Generating Random Passwords

UPDATE: I later developed this into a (better, I think) Random Password Generator shell script.

I created some accounts on a remote machine using ansible and the authorized_key: module. Then I attempted to ssh in as the new account. This failed. I logged into the machine as root and established that the accounts had been correctly created and the keys correctly added, complete with correct permissions (.ssh/ = 600, authorized_keys = 400). Yes. Next stop, /var/log/auth_log, where I found "user xxxx not allowed because account is locked". It was (of course) Stack Overflow that answered this one, although I should have thought of it: accounts are created disabled until a password is added, even though the machine only allows SSH-key login. I can of course set a password with ansible, but that presents a problem: our ansible scripts are in a git repo, and storing passwords in a git repo is a VERY BAD IDEA(TM). (Even with SSH key login only this is a security risk.) I had a bit of a brainwave, and thought "get it from /dev/random." This allows you to have a random, non-repeatable password - you don't know what it is, but you also don't care as you're using an SSH key. This turns out to be slightly trickier than I initially thought as /dev/random and /dev/urandom spew 8-bit bytes instead of 7-bit ASCII characters, so a bit of filtering is called for:

export LC_CTYPE=C ; head -c 500 /dev/urandom | tr -dc 'a-zA-Z0-9~!@#$%^&*(){}[]\|/-_=+?/' | head -c 16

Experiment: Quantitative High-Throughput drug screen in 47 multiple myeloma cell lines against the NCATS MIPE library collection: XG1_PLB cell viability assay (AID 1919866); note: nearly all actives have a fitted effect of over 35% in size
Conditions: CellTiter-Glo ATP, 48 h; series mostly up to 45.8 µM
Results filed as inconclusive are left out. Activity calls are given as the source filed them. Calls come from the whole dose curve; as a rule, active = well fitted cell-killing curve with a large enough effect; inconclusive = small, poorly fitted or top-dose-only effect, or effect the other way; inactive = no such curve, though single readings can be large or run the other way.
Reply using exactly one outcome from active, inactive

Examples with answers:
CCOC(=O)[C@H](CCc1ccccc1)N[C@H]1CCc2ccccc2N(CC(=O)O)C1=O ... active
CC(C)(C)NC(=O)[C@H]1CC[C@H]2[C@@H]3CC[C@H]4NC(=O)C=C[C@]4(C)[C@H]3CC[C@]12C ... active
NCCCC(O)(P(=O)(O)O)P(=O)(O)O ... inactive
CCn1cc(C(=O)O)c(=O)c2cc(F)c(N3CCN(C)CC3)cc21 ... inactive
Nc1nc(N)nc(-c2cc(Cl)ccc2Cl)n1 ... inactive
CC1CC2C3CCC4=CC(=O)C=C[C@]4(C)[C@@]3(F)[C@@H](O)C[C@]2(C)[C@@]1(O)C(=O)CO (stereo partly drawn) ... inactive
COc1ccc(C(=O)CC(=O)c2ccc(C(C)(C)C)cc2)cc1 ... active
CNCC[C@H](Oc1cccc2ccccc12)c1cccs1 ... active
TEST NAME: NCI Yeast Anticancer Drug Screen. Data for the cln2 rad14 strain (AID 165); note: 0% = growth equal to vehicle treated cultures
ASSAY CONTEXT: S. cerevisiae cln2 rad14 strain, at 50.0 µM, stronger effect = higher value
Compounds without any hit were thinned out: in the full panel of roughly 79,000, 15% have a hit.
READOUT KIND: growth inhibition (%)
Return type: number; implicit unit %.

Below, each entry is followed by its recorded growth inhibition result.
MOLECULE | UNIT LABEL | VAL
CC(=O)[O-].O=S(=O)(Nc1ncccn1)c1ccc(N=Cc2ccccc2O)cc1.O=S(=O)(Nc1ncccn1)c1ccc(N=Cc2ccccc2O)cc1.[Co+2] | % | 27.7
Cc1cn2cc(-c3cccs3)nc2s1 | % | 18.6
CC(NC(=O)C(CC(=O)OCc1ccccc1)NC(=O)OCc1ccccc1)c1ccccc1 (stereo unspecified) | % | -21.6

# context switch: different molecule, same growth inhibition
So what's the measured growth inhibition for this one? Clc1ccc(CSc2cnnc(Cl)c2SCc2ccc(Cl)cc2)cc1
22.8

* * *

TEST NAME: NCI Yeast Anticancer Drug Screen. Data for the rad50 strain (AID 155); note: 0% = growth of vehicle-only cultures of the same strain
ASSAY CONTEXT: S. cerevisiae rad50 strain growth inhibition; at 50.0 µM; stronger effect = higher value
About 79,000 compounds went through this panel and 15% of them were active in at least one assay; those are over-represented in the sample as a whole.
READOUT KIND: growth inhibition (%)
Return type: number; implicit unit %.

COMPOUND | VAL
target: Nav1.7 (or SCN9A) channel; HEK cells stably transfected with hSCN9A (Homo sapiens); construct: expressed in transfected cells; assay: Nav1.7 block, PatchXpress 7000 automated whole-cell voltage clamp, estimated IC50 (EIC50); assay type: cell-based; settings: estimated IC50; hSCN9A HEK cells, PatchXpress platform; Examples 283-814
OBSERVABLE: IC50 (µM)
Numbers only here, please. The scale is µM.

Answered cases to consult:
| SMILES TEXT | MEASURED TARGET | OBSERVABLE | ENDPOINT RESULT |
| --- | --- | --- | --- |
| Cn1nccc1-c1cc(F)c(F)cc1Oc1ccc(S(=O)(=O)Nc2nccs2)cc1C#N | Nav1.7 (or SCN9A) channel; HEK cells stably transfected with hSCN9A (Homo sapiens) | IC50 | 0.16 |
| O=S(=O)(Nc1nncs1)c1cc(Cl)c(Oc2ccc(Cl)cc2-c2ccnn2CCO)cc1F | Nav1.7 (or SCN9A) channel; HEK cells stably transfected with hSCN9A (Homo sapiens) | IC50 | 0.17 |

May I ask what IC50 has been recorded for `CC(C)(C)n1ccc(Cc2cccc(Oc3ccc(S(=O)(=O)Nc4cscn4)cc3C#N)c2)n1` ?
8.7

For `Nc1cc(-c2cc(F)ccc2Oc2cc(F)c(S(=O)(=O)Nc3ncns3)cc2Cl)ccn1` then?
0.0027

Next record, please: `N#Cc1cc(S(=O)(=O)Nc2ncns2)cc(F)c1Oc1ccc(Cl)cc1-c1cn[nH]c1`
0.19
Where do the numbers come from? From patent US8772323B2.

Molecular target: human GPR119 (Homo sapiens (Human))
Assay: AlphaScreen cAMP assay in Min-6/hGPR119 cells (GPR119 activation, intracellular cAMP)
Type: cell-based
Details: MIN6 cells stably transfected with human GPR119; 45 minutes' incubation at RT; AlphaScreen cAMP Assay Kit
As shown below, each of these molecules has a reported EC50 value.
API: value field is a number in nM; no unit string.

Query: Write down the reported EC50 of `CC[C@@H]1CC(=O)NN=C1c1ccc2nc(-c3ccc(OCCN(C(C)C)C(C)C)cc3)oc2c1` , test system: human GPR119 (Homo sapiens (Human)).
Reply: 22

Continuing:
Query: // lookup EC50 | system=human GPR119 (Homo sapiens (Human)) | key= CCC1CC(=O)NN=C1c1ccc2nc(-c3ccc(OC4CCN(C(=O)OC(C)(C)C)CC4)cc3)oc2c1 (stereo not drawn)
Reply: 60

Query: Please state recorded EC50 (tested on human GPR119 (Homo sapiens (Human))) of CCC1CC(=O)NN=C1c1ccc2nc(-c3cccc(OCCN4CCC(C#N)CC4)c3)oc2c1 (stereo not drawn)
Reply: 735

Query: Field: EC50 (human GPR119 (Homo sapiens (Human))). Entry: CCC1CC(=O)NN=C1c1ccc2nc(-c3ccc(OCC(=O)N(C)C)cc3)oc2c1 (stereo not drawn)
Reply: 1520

The LC_CTYPE is necessary because (on the Mac I initially worked on this) it assumes a UTF-8 character encoding, and tr gets upset when it doesn't get it. So we sidestep that. (This isn't a problem on the Linux system I tested it on: don't bother with LC_CTYPE.) head is used to lop off the first 500 characters of the string. tr then does the work of d deleting the c COMPLEMENT of the group of characters provided. Normally, tr -d '<set of chars>' deletes what's in the set of characters, this time we want it to delete what's NOT in the set. Finally, chop the remainder down to a password-appropriate length.

/dev/random is a complete bust on my primary Linux system: the man page explains that it won't provide output unless it's of high enough quality ... Well, being unable to provide 500 characters in 90 seconds is a bit of an impediment to the script. Which is why I'm using the lower quality /dev/urandom.

In the end a better solution was found for the ansible script, but I found this interesting enough to save.